Beyond these changes are also some further adjustments to the formula which keep viewers on their toes. Romance is always a variable in stories such as these but here there are no Hollywood endings. There are first loves and also heartbreak, and while the way they blossom is fairly traditional the way they develop is not. This aspect of the show is made all the more compelling by the choice to put considerable focus on Kuranosuke and his older brother Shu as the series progresses. Shu - who is involved in the redevelopment project threatening Amamizu - becomes infatuated with 'after makeover' Tsukimi and vice versa, but an unusual third party is thrown into the mix which leads to an unexpected outcome for all those involved. The subject matter here is certainly more adult in approach than you might expect and complete with a developing jealous romantic angle involving Kuranosuke the series chooses against wrapping things up in a neat little bow, instead leaving the major players in a state that could have a variety of outcomes. This ambiguity is appreciated in the romantic subplots that flare up in the latter part of the series, and continues with variable results elsewhere. Indeed one general complaint I had with the series is how it ends, not because story threads aren't wrapped up (the main Amamizu plot thread is actually brought to a all too convenient close in comparison to other aspects of the show) but because one of the most predictable plot threads given the setup of the show never actually comes to pass. Ultimately I should be happy the show subverts expectations, but given the series is presumably done and dusted it seems like a missed opportunity for some fun and games at the tail end of the run.



Manga Entertainment are releasing Princess Jellyfish on UK DVD as a three-disc set coded for Region 2. This release sees them partner with French distributor Kazé who handle the production duties on the discs.

Episodes are given a 4-4-3 split across the single-layer discs and are presented in 1.78:1 anamorphic widescreen. This is a PAL format release, and there are no obvious signs of a poor standards conversion, leaving us with a very strong image that offers a good level of detail and excellent colour reproduction. The image is a little soft, but this is due to the soft haze that many anime series exhibit these days, and not a fault of the transfer.

When you first pop in the discs you're given a choice between French and English menus, which in turn limits your language options. On the English menu we can choose from Japanese audio with English subtitles (forced and white in colour) or an English dub, while the French menu is limited to just Japanese with French subtitles (again, forced and white in colour). Both the original Japanese audio and English dub tracks are Dolby Digital 2.0 Stereo and do a fine job of handling the dialogue and musical accompaniment, and they open up quite nicely if you set your amp to a surround mode. The show is very dialogue heavy so there isn't much activity but audio is separate nicely across the left and right channels and the excellent original soundtrack is mixed well across the stage.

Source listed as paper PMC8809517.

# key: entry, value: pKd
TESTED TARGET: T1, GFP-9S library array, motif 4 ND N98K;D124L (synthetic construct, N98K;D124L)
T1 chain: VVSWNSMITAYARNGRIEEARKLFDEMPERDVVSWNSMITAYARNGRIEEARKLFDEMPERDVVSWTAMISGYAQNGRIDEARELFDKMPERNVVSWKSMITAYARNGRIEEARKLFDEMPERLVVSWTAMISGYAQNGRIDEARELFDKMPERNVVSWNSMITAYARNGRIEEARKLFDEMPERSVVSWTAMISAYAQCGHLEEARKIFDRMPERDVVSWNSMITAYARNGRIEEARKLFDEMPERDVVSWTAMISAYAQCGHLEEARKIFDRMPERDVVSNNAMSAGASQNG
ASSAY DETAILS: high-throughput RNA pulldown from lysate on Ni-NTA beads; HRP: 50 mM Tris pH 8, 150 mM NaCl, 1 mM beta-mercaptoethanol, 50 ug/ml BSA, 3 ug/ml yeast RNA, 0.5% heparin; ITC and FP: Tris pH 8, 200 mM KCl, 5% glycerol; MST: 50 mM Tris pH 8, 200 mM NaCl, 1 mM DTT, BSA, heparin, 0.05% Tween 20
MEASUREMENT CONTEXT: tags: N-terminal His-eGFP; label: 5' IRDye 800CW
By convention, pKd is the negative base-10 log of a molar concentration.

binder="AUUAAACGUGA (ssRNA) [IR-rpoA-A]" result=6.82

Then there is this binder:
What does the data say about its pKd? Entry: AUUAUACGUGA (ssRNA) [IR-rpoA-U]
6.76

Extras are found on the third disc and comprise a number of original shorts. There are four 'Princess Jellyfish Heroes' segments which run five-minutes each and focus on the side characters and their personal otaku obsessions. These include the girls of Amamizu and another side character, Hanamori, the Mercedes Benz otaku driver for Kuranosuke's family. Quality varies but they're generally a fun diversion, as is 'Princess Heroes Safari' which is basically a series of skits with the Amamizu girls on safari. The latter is probably the least compelling of the extras, mostly as it generally made little sense, but the change in animation style is welcome and makes it worth the very short time required to check it out.



Along with a reasonably compelling plot and building of the central relationships there is also much to enjoy elsewhere with Princess Jellyfish. The opening animation sequence is more of a highlight than many other shows, thanks mainly to the way it pays homage to many films and film icons from Star Wars to Bruce Lee, featuring the girls re-enacting famous sequences. This also ties in with the ladies and their otaku tendencies, tendencies which drive the humour greatly, from nerdish rants to outlandish reactions there is a lot of energy in both the animation and the voice acting to hold our interest. This all combines for a solid entry in the comedy drama genre, and one that, while clearly aimed at a female audience - not just the romantic subplots, but makeovers, dress making, fashion elements and a very twee, hyper-cute jellyfish which pops up to give facts about the girls from time to time - also has plenty to offer to everyone. Where it loses points however is the unfinished feeling I was left with, a 'is that it?' ending, one that comes very fast and is gone just as quickly. I suspect it has to do with the anime not wanting to tread ground the manga hadn't yet breached (at the time of broadcast), but that's just an educated guess on how manga dictates anime content.

The DVD release is equally good and features some decent extras but there is one glaring caveat here, and that's with how Manga is selling the set. Looking around you can only buy Princess Jellyfish as a 'Deluxe Collector's Edition' with pack-in jellyfish soft-toy. Current asking price is well over £30 making this a very expensive 11 episode series.